Serotonin transporter polymorphisms (SLC6A4 insertion/deletion and rs25531) do not affect the availability of 5-HTT to [11C] DASB binding in the living human brain

N. V. Murthy, S. Selvaraj, P. J. Cowen, Z. Bhagwagar, W. J. Riedel, P. Peers, J. L. Kennedy, B. J. Sahakian, M. A. Laruelle, E. A. Rabiner, P. M. Grasby

Research output: Contribution to journalArticle

77 Scopus citations

Abstract

Studies in vitro suggest that the expression of the serotonin transporter (5-HTT) is regulated by polymorphic variation in the promoter region of the 5-HTT gene (5-HTTLPR); however, results from human brain imaging studies examining the relation between 5-HTT genotype and 5-HTT radioligand binding in vivo have been inconsistent. This inconsistency could reflect small participant numbers or the use of sub-optimal radiotracer for measuring the 5-HTT. We used positron emission tomography in conjunction with the selective 5-HTT ligand [11C] DASB to examine the availability of the 5-HTT in seven brain regions in 63 healthy European caucasian volunteers who were genotyped for short (S) and long (L) variants (SLC6A4 and rs25531) of the 5-HTTLPR. [11C] DASB binding potential was not influenced by the allelic status of participants whether classified on a biallelic or triallelic basis in any of the regions studied. Our PET findings, in a relatively large sample with a near optimal radiotracer, suggest that 5-HTTLPR polymorphic variation does not affect the availability of 5-HTT to [11C] DASB binding in adult human brain. The reported impact of 5-HTTLPR polymorphic variation on emotional processing and vulnerability to depression are more likely therefore to be expressed through effects exerted during neurodevelopment.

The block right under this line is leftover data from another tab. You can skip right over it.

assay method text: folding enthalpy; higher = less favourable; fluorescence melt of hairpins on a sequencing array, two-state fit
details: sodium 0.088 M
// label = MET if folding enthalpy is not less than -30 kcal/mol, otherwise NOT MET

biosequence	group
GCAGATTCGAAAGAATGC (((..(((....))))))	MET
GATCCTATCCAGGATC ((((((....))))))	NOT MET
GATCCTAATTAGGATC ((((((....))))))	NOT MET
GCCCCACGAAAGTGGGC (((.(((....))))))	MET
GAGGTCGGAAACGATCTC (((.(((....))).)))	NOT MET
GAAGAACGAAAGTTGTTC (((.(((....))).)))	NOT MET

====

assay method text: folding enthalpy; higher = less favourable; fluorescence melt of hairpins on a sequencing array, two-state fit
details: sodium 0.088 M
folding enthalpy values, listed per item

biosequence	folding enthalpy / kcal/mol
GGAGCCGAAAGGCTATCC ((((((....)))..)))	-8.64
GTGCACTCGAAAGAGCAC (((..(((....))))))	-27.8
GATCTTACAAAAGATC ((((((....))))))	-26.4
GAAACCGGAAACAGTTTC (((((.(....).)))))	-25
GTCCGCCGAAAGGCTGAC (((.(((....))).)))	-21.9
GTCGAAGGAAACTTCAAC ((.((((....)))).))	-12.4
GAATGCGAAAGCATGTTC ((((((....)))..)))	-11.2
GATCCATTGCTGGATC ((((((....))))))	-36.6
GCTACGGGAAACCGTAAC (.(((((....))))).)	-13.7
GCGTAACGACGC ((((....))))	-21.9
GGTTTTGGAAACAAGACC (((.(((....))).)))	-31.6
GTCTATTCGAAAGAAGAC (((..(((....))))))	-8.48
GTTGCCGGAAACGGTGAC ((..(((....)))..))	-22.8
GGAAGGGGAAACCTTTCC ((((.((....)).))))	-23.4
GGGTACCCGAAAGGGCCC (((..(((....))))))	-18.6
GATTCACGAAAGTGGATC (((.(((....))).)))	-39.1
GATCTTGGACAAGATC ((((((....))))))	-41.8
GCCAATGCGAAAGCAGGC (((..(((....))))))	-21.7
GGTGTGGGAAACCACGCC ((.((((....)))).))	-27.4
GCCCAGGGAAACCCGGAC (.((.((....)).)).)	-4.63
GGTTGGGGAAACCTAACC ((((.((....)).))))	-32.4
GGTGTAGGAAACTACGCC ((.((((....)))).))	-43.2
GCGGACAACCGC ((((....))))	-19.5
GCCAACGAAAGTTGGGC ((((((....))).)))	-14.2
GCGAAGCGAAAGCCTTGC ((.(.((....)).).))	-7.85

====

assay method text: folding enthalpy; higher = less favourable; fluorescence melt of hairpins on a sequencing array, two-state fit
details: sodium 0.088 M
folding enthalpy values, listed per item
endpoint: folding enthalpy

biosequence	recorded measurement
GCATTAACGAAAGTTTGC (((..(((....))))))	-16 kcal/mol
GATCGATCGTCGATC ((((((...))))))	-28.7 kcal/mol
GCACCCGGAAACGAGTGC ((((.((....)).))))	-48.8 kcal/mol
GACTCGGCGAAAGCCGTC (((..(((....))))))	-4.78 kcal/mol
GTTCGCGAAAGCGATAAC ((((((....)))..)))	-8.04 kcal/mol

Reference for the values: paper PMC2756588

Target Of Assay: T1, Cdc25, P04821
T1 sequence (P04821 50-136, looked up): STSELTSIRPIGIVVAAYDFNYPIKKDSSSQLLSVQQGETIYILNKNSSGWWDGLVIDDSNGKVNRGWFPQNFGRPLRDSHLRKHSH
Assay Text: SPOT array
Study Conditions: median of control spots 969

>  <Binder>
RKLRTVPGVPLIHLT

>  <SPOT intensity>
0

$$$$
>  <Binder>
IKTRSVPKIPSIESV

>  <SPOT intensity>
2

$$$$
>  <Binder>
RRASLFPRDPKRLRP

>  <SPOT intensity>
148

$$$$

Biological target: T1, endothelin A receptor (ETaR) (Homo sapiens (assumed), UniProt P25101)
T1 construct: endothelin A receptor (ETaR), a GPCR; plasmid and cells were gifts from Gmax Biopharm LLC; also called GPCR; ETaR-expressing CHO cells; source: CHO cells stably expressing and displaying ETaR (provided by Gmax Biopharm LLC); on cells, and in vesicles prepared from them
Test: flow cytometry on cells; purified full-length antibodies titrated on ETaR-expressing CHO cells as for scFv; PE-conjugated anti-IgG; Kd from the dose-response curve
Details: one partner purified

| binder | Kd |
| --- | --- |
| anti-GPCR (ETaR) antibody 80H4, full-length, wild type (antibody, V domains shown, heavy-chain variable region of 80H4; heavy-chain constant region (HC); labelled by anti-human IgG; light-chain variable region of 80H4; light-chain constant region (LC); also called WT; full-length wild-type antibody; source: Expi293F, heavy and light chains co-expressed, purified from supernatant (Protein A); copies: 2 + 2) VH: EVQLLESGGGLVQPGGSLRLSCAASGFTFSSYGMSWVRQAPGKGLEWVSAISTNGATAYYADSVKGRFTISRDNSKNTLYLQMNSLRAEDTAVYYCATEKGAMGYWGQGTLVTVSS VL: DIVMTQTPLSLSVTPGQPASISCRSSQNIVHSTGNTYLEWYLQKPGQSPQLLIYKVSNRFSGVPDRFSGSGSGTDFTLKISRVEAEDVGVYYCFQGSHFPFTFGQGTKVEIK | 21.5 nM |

Original languageEnglish (US)
Pages (from-to)50-54
Number of pages5
JournalNeuroImage
Volume52
Issue number1
DOIs
StatePublished - Aug 2010

Keywords

  • 5-HTTLPR
  • Gene
  • Magnetic resonance imaging
  • Positron emission tomography
  • SERT
  • [C] DASB

ASJC Scopus subject areas

  • Neurology
  • Cognitive Neuroscience

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